Wal-Mart Latest to Implement Ban on PBDE Flame Retardant
Question remains: Will more retailers refuse to accept any food shipments on plastic pallets containing large quantities of the controversial flame retardant?
The Washington Post reports that Wal-Mart is joining a growing list of companies, states, and international governments working to ban the use of polybrominated diphenyl ethers (PBDE), a chemical fire retardant the U.S. Environmental Protection Agency (EPA) classifies as a “possible human carcinogen…,” which is used in numerous consumer and commercial products.
Wal-Mart’s PBDE ban applies to consumer goods, and as such is a good first step. However stores, like Wal-Mart, that sell food should also reconsider policies still allowing delivery of produce and grocery items on plastic pallets containing large levels of that same flame retardant.
For example, Intelligent Global Pooling System (iGPS) is the largest plastic pallet rental company in the U.S. Most of its customers are food producers and grocery manufacturers.
According to its own Life Cycle Analysis (LCA) conducted by Environmental Resources Management, each new iGPS pallet contains 3.4 lbs of decabromodiphenyl ether (decaBDE).
Whole Foods in a letter to its vendors in August 2009 said it would “not accept product on plastic pallets,” and that “product shipped on plastic pallets will be rejected.” To our knowledge no other food retailer has followed suit yet.
The mounting laws and regulations banning decaBDE may cause suppliers and retailers to revisit the use of plastic pallets containing this chemical, particularly those selling vulnerable consumer goods like food and pharmaceuticals.
- Maine passed a law in 2007 banning decaBDE in household goods. In 2010 it broadened this law to cover shipping pallets. The ban on plastic pallets begins January 1, 2012.
- Maryland passed a law last year banning decaBDE for all products. The ban on some products begins immediately; the ban on plastic pallets begins after December 31, 2013.
- On the other hand, Oregon has banned decaBDE use for all purposes effective January 1, 2011. The law makes clear that “it is unlawful for any person to: 1) introduce into commerce; or 2) deliver for introduction into commerce in Oregon any product containing more than 0.10% by mass of” decaBDE.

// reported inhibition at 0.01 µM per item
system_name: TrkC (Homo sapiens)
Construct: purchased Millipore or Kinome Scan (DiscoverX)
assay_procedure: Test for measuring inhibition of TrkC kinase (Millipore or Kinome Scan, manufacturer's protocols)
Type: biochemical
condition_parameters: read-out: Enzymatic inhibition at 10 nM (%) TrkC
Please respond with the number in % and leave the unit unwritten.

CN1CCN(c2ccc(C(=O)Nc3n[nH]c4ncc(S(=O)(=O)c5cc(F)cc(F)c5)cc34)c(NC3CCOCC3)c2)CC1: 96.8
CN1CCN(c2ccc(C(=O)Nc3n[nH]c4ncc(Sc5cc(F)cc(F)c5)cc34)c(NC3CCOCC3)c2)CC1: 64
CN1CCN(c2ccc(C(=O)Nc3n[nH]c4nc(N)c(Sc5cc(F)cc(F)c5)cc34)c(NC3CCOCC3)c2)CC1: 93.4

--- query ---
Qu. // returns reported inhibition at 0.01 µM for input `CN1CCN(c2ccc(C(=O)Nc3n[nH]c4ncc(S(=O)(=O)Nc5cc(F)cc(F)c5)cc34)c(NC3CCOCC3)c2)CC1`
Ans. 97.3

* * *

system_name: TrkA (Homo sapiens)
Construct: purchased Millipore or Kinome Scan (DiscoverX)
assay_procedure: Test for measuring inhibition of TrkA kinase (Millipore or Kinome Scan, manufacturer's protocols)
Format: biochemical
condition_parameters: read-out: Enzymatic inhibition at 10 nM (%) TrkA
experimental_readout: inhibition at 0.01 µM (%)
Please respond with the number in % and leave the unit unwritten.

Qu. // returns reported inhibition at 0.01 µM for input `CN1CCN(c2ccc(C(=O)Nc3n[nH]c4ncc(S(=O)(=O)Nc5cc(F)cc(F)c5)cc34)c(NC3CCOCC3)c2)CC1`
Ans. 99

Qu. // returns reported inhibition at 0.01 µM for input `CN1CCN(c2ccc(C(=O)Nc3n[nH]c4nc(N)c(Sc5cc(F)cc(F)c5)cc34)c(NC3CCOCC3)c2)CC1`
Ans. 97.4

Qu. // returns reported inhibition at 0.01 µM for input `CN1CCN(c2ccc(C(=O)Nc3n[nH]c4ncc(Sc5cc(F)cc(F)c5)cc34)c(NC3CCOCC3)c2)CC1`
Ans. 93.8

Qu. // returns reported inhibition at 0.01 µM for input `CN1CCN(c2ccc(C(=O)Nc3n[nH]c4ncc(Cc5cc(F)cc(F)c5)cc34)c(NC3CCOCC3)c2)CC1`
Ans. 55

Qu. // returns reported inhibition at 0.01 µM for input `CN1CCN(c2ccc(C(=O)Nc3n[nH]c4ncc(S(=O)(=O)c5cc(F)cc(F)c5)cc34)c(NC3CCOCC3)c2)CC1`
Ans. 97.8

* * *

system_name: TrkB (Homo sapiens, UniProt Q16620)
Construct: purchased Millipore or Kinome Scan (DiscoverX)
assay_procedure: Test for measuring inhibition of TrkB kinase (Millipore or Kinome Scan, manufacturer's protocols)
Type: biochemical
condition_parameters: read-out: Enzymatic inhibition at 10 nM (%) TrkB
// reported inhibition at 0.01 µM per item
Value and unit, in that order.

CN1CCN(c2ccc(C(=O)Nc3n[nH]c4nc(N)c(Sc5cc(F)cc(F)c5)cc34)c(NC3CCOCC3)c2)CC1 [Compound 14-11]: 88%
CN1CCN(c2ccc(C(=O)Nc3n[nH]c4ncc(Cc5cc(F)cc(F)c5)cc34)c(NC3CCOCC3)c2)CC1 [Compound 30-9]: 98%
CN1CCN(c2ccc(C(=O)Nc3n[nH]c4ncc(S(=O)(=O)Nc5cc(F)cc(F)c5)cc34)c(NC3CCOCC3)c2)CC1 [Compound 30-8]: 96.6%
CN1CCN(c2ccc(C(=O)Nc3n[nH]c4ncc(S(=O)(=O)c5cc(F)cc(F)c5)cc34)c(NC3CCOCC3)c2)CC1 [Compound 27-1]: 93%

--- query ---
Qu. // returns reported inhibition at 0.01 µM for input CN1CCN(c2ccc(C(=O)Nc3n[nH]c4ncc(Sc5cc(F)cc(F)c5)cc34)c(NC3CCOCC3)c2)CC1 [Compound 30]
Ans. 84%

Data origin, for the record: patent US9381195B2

California Watch reports iGPS is seeking an exemption from the law. In a statement to the publication iGPS said: “While the attempt to single out plastic shipping pallets now – years after the statute was enacted – is questionable, we are confident that both the underlying statute and any follow-on rule making will not affect iGPS operations....”
- Vermont has banned decaBDE in mattresses, mattress pads, upholstered furniture, televisions and computers.
- Washington has also banned decaBDE in mattresses, upholstered furniture, televisions and computers.
The United States is not alone in its concerns about decaBDE. In April 2008, the European Union banned decaBDE from use in electrical and electronic equipment.
There is growing momentum for “field-to-fork” safety policies in the U.S. Shortly before he retired, Senator Christopher Dodd, co-author of the FDA Food Safety and Modernization Act, urged the FDA to work to ensure that decaBDE in plastic shipping pallets did not enter the food supply.
Dodd’s letter in part stated that “DecaBDE is known to leach out of plastic, and the EPA is concerned about the possible negative health and environmental impact resulting from exposure to the chemical.” Senator Dodd recommended FDA “issue notification to food manufacturers, transporters and retailers…that plastic pallets containing decaBDE are inappropriate for use in scenarios that may bring decabromine into contact with food.”
The National Wooden Pallet and Container Association (NWPCA) applauds the actions of Wal-Mart to ban decaBDE from its consumer product shelves, but we would encourage all retailers to review and analyze policies relating to the plastic pallets transporting the goods – particularly food products.
The solid wood packaging industry is working proactively in the field-to-fork safety effort by contributing best handling guidelines for wood pallets and containers used in the food industry. In August, we provided preliminary suggestions to FDA; because they were well received, NWPCA formed a blue-ribbon task group to refine our safe handling recommendations. NWPCA will distribute these guidelines to FDA and to our members for use by their food-industry customers.
Wood is a natural product used not only to transport produce and groceries, but as an actual component of some food products like ice cream bars, popsicles, lollipops, coffee stir sticks, corn dogs and the like. Wood pallets are the benchmark for fire safety and do not require chemical flame retardants.
Click here to read article in The Washington Post
Source content: National Wooden Pallet & Container Association